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Proc Natl Acad Sci U S A. Apr 1988; 85(8): 2820–2824.
PMCID: PMC280091

Identification of a chromosomal gene controlling temperature-regulated expression of Shigella virulence.

Abstract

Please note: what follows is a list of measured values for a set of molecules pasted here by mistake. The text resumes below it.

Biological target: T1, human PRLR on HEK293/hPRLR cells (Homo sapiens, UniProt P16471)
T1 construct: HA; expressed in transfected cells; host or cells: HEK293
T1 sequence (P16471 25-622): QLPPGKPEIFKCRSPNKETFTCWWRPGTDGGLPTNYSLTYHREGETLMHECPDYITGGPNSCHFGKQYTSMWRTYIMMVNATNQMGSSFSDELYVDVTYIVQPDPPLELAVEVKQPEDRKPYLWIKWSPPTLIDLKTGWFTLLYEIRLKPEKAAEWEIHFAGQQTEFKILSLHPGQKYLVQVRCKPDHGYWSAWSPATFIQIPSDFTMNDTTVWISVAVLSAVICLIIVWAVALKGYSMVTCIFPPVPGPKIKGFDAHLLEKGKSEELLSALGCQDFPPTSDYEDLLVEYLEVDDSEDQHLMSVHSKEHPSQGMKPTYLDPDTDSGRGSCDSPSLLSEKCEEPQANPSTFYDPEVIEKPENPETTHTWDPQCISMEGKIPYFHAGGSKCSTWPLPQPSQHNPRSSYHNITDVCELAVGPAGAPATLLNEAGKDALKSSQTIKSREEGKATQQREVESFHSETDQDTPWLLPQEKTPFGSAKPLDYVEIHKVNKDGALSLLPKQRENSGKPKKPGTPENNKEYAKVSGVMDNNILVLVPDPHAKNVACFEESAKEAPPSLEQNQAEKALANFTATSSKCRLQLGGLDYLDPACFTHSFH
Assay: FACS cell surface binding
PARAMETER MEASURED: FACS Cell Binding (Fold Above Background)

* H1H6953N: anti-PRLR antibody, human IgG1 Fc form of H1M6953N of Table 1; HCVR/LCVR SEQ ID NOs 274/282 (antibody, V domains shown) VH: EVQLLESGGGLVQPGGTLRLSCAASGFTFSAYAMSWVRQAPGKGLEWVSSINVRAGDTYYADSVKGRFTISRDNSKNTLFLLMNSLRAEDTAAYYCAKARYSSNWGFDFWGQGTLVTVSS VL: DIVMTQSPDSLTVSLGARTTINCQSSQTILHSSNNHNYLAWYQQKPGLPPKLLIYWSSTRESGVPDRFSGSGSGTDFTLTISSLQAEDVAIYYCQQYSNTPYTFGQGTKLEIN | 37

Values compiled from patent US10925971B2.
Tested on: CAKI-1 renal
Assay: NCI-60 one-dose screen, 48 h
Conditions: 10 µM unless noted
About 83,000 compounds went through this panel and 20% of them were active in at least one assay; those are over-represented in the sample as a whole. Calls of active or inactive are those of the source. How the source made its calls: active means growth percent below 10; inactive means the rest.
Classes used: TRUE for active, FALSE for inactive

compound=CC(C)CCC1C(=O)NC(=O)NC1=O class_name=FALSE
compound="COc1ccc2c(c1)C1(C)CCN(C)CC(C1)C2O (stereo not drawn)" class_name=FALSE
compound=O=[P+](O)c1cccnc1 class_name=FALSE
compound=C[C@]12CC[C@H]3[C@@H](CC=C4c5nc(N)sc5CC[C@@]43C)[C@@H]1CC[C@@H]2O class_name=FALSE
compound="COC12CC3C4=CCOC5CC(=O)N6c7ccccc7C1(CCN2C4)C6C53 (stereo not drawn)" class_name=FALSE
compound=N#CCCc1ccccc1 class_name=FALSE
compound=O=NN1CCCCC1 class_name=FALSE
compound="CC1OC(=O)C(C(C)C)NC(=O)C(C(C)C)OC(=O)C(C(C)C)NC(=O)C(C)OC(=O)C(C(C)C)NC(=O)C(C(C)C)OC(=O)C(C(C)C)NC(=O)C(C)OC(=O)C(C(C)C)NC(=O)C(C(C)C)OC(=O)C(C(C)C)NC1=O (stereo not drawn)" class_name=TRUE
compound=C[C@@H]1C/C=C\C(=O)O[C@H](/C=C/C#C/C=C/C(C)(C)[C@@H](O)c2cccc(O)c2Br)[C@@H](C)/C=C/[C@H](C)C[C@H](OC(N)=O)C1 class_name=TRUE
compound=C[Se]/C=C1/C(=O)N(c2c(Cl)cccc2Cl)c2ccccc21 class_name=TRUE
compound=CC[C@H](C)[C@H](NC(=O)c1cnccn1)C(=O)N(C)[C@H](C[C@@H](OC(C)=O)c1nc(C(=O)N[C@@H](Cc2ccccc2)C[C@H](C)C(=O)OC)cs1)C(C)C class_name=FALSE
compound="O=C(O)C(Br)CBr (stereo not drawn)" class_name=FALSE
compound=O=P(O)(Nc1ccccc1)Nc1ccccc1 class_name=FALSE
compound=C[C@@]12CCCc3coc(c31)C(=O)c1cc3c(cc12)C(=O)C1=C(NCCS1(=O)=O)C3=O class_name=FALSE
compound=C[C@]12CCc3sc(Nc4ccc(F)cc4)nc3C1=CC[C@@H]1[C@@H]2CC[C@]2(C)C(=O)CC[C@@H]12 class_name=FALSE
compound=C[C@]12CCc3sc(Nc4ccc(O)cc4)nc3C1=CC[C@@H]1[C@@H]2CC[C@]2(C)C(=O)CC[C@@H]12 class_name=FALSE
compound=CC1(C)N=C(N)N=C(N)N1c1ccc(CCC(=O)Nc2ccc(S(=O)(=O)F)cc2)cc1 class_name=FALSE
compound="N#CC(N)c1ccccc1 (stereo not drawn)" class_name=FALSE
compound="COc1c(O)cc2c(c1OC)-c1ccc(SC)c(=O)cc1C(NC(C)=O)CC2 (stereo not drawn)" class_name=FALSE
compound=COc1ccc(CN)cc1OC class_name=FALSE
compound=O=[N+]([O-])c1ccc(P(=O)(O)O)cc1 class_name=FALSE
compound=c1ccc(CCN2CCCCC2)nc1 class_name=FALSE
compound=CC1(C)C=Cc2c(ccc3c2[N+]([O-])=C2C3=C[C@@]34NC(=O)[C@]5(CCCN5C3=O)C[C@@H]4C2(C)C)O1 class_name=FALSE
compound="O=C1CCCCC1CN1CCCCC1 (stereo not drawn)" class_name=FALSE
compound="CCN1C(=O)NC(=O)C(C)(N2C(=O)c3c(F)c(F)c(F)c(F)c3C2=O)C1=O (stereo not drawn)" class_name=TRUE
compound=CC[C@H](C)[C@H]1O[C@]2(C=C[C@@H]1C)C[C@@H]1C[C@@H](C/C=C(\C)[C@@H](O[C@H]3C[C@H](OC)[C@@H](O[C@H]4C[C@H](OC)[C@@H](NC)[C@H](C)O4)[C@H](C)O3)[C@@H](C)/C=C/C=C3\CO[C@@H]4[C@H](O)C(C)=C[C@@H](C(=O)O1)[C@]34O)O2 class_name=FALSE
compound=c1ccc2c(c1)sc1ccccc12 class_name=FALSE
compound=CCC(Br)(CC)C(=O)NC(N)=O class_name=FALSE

Genes required for the full expression of Shigella virulence are on both the chromosome and a large virulence-associated plasmid. Expression of one or more virulence (vir) genes is temperature-regulated, wild-type strains being virulent (invasive) when grown at 37 degrees C but phenotypically avirulent (noninvasive) at 30 degrees C. A vir::lac operon fusion located on the virulence plasmid, which brings the lac genes under control of a temperature-regulated vir gene promoter, was used to select regulatory mutants constitutive for the Lac+ phenotype at the nonpermissive temperature. A transposon Tn10-induced mutant that was Lac+ at 30 degrees C and 37 degrees C was isolated, and the Tn10 insertion was transduced into a wild-type strain. The transductants all simultaneously became deregulated for virulence and invaded HeLa cells equally well at 30 degrees C and 37 degrees C. Other virulence-associated phenotypes were also deregulated and expressed at 30 degrees C. Southern hybridization with a probe for Tn10 determined the insertion to be on the chromosome. Fine mapping by transduction with phage P1L4 positioned the mutation between the galU and trp genes. A cosmid cloned fragment of Shigella chromosomal DNA containing the region around galU was used in complementation studies and showed that the closely linked regulatory gene was able to complement, in trans, the Tn10-induced mutation. We propose that this mutation defines a regulatory gene, virR, and that insertion of Tn10 into this gene inactivates a repressor that normally blocks expression of vir genes at 30 degrees C.

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